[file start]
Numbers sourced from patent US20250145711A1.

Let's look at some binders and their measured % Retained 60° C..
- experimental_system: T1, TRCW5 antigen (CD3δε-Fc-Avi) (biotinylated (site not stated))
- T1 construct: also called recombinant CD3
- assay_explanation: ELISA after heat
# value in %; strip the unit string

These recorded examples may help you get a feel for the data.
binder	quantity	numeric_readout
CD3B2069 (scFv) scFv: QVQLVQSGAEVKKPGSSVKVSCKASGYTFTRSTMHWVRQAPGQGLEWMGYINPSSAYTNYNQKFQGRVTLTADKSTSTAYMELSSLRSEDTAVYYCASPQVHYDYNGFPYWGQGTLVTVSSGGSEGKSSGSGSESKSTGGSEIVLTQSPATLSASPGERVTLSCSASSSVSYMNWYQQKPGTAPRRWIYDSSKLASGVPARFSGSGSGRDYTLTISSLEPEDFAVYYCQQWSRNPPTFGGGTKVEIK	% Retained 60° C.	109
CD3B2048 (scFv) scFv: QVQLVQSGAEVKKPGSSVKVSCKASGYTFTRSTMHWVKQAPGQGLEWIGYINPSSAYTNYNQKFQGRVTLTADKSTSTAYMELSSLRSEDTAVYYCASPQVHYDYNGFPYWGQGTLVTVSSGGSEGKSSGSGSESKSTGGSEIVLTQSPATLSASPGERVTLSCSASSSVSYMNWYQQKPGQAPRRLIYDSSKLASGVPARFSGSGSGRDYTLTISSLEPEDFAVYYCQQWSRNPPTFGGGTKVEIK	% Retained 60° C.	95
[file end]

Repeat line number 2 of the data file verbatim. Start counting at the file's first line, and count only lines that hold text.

Let's look at some binders and their measured % Retained 60° C..